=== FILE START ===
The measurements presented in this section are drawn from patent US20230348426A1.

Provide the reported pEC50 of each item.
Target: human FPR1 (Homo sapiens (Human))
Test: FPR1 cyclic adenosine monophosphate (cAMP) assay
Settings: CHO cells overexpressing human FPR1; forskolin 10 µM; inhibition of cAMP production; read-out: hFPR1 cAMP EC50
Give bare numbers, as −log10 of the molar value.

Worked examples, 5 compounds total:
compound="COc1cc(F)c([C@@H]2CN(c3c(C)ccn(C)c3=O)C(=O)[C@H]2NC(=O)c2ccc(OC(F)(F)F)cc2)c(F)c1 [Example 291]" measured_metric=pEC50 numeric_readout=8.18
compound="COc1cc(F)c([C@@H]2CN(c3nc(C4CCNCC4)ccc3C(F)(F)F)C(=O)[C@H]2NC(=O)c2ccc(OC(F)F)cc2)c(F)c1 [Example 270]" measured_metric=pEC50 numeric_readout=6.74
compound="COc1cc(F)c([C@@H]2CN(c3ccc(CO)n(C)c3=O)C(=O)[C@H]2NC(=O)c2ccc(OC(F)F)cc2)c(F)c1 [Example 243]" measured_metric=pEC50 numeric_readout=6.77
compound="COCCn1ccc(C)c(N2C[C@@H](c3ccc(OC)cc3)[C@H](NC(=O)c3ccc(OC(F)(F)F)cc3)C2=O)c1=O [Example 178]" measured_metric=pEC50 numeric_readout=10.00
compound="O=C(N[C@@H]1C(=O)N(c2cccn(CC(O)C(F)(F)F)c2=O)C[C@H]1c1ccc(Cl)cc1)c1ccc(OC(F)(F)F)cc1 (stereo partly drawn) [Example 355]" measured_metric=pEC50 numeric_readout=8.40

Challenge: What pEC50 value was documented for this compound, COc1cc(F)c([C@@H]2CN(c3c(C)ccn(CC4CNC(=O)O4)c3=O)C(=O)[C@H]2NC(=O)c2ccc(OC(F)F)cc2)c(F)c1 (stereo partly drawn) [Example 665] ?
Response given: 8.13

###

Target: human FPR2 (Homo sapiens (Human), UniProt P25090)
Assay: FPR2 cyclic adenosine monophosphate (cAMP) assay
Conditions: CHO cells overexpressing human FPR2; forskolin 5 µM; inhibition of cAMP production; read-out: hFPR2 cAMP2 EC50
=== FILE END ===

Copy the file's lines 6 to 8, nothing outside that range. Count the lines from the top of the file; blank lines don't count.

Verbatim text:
Give bare numbers, as −log10 of the molar value.

Worked examples, 5 compounds total:
compound="COc1cc(F)c([C@@H]2CN(c3c(C)ccn(C)c3=O)C(=O)[C@H]2NC(=O)c2ccc(OC(F)(F)F)cc2)c(F)c1 [Example 291]" measured_metric=pEC50 numeric_readout=8.18